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An Abolitionist Play
Read the descriptions below of five women who played leadership roles in the
abolitionist movement. As you read, think about how they would argue their
opinions about the issue of biracial membership in abolitionist
- SARAH FORTEN
was the daughter of one of the wealthiest African American men in
nineteenth-century America – James Forten who made his fortune as a sailmaker. She attended
private school, where she studied art, music, French, and German as well as
other academic subjects. Her parents' home was always a center of activity for
the abolitionist movement. She and her sisters and mother were founding
members of the biracial Philadelphia Female Anti-Slavery Society, founded in
- SOJOURNER TRUTH, born Isabella Baumfree, was an enslaved African
American woman who obtained her freedom in 1827 at the age of 30. Truth moved
to New York City, where she worked as a domestic servant until 1843 when, with
the help of European American abolitionists, she went on the abolitionist
"lecture circuit" to educate Americans about the evils of slavery.
- MARY SHADD was the daughter of a wealthy African
American shoemaker of Delaware. Her entire family was involved in the
abolitionist movement. Mary emigrated to Canada in 1851 when she was 28 years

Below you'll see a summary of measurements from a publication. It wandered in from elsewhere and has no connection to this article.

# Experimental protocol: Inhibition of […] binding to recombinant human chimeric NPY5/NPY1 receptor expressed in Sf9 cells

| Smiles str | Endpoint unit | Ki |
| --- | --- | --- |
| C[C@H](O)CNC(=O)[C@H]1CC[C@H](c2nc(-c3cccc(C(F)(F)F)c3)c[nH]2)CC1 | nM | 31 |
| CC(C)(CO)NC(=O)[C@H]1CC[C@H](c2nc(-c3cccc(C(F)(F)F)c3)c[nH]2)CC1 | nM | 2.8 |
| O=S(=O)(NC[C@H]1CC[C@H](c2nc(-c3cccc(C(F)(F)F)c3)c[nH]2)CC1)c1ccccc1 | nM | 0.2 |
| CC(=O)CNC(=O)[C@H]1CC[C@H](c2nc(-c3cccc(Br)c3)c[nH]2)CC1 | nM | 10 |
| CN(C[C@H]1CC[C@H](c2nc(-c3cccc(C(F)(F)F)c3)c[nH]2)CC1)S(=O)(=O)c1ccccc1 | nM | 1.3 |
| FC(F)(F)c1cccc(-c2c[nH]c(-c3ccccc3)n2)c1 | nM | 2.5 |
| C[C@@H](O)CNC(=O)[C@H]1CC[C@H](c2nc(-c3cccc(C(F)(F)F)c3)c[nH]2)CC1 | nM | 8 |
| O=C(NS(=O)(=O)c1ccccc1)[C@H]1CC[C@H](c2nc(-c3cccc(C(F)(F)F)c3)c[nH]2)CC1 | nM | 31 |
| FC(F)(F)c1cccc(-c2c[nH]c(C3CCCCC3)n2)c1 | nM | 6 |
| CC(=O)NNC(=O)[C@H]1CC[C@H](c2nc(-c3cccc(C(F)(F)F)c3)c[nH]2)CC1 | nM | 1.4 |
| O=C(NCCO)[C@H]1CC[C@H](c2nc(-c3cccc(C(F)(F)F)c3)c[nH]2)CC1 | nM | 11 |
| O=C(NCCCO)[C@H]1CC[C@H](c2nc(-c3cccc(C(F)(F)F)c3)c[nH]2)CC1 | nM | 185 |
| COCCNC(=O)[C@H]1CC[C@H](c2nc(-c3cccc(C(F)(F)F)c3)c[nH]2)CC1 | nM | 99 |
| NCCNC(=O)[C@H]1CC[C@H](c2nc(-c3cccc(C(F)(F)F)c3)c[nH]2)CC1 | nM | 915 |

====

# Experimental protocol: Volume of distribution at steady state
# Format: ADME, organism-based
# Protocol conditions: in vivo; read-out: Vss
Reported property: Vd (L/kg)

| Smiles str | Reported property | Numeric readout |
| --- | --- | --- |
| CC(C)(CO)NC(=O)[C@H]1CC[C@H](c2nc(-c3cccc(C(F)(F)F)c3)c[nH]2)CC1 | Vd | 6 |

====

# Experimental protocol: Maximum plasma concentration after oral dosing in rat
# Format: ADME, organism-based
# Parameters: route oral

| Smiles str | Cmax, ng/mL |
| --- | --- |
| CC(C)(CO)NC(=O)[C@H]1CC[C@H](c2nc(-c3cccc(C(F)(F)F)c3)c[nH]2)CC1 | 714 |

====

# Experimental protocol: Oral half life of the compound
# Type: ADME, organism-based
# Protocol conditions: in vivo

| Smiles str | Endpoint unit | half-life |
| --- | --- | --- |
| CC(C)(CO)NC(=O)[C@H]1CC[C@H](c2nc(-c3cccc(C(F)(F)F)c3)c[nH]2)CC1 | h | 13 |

old. Especially after passage of the Fugitive Slave Act of 1850, she believed
that it was nearly impossible to change racist American society attitudes and
felt that African Americans should emigrate to Canada. Furthermore, she felt
the abolitionist movement was dominated by European Americans, exhibited
racist attitudes, and relied primarily on unsuccessful tactics.
- LUCY STONE was the daughter of a poor European American farmer. Working as
a housekeeper, laundress, and teacher, she earned her tuition and attended
Oberlin College, the first American college to admit women and African
Americans. She became a member and speaker for the Anti-Slavery Society of
Massachusetts, an organization that was not biracial.
- LUCRETIA MOTT, a European American woman, was one of the initiators of the
first Women's Rights Conference of 1848. She was also a leader in the
Philadelphia Female Anti-Slavery Society, a biracial organization.
Imagine that these five women had come together for a
special meeting to discuss the issue of biracial membership in the
abolitionist movement. Write a short, one-act play depicting the dialogue that
occurred among these five women during this meeting. Below is a possible
beginning for your play! Add to it – expressing the opinion of each of the
above mentioned women!
Ladies, we have gathered here this evening to discuss a
very delicate and controversial question of the abolitionist movement: Should
European American and African American women belong to the same organizations?
You know my opinion on this issue. I would like to hear some of your opinions.
Excerpted from: Multicultural Activities for the American History Classroom